According to's e-mail, my EGR gasket may arrive today. That'd be nice if I were getting next-day service for my THIRTEEN DOLLAR SHIPPING ON A TWO-DOLLAR PART. WTF.

#4854: Why, no! I'm just taking my motorcycle for a walk!

Oftentimes I come up with wisecracks which end up not destined for use, which is probably just as well.

To quote the poet-philosopher-king Kyon, today is a "ridiculously nice day", so I decided that I'd take the bike to Og's to get the tool I'm borrowing to get the axle nut off so I can check the bearings that are probably the cause of the death wobble that makes it impossible to drive my Jeep at 50 MPH, making a long-distance commute miserable and possibly dangerous. (I am deliberately trying to stack as many subordinate clauses together as I can.)

Got up with Mrs. Fungus this morning, had a Cinnabon; I figured I'd get lunch on the way home from Og's, or eat leftovers. This was just a quick jaunt to Og's place for the tool.

Motorcycle ran sensationally and I had a fine ride, all but the last mile or so.

See: they're finally finishing the blacktop on $MAJOR_FUNGAL_ROAD, and they laid down fresh oil so that new asphalt will adhere properly to old asphalt; that's fine but it's not something you want to ride on, at least not very far. Tar trails on the pants, brightwork, etc, you know, besides having less than optimal traction. I resolved that on my return trip I would eschew that route and took the back way, and was very happy to be riding my motorcycle on such a fine day.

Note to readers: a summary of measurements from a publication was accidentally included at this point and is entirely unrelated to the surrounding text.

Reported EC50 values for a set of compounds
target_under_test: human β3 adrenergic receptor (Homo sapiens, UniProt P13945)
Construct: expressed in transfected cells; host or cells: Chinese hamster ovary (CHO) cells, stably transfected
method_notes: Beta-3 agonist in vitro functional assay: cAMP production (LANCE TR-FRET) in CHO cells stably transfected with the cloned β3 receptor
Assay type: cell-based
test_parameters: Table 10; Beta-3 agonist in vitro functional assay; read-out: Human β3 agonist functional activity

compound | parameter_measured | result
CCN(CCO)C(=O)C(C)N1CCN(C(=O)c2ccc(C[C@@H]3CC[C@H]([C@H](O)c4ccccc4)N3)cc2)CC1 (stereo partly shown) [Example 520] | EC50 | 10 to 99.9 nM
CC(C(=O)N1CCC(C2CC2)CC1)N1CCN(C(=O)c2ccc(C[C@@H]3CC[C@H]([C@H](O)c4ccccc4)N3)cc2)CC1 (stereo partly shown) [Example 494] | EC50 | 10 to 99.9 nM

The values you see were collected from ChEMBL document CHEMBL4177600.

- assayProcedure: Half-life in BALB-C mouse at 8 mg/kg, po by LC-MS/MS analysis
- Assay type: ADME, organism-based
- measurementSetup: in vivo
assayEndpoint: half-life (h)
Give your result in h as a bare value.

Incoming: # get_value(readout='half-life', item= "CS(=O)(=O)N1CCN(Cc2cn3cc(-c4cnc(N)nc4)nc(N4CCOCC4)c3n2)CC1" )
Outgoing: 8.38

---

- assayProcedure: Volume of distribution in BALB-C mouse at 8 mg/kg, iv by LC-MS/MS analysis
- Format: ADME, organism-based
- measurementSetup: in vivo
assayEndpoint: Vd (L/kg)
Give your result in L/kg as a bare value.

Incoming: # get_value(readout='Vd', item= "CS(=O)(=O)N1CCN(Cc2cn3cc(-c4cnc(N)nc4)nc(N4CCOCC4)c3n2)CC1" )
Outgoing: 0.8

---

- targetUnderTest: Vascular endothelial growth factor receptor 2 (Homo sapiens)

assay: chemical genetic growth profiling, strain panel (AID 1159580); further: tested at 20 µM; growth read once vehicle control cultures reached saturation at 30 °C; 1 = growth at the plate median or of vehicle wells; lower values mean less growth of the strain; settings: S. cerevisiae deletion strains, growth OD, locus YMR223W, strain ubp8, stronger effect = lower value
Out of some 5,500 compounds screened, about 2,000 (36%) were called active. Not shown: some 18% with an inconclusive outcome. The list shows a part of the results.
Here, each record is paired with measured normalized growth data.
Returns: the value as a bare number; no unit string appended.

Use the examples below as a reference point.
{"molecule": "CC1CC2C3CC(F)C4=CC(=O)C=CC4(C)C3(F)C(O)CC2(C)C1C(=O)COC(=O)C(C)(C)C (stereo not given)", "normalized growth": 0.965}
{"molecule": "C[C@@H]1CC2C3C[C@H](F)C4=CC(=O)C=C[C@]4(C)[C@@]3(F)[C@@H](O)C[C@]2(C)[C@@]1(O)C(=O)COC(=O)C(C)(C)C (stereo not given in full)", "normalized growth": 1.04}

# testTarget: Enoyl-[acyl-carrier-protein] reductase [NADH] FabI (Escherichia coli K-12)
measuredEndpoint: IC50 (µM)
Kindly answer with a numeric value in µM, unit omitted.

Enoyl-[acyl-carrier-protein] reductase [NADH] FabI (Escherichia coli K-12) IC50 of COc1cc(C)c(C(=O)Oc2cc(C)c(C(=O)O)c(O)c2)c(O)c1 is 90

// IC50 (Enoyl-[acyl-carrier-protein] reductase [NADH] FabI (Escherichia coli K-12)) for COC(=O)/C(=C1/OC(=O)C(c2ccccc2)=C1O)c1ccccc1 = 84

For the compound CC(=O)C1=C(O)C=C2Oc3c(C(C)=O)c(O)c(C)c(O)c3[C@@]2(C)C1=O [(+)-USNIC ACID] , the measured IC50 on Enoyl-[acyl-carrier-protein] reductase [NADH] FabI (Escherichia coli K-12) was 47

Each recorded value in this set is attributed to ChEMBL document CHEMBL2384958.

Stopped at a gas station to tank up; bike started fine.

At Og's I had to shut the bike off again, because the trunk key is not detachable from the rest of the keys, and it wouldn't even crank. No problem; just have to push-start it--but I'd better go straight home rather than taking an extended ride or stopping at the store. The alternator is enough to run the bike, but why take chances? And I hate push-starting it, because it makes me look foolish.

At the intersection of $M_F_R and $MAIN_HIGHWAY I noticed that my turn signals were not blinking, except when I revved the engine.

"Ah," I thought ruefully, "it appears that going straight home is the best idea, because the battery has seen its day."

So I rode merrily up $BACK_ROAD, all the way to the stop sign at Route 1...and as soon as I hauled in the clutch, the bike quit completely. Just died, no warning, no sputtering, no nothin'. Clutch released, bike running normally; clutch in, off.

And push-starting yielded no fruit whatsoever. (Needless to say, pressing the starter button did nothing.) I couldn't even see if any lights were on.

Sighing, I got the bike out of the road and had a gander at the battery; it looked normal. I tried push-starting it again, with similar results to the first attempt; finally I put it in neutral and started pushing it homeward. I had an inordinate amount of trouble getting it into neutral, of course, since I was standing beside the bike on a crowned road with a slope, having to support the thing and keep the brake on while standing on one foot and trying to work the shifter with the other and-and-and.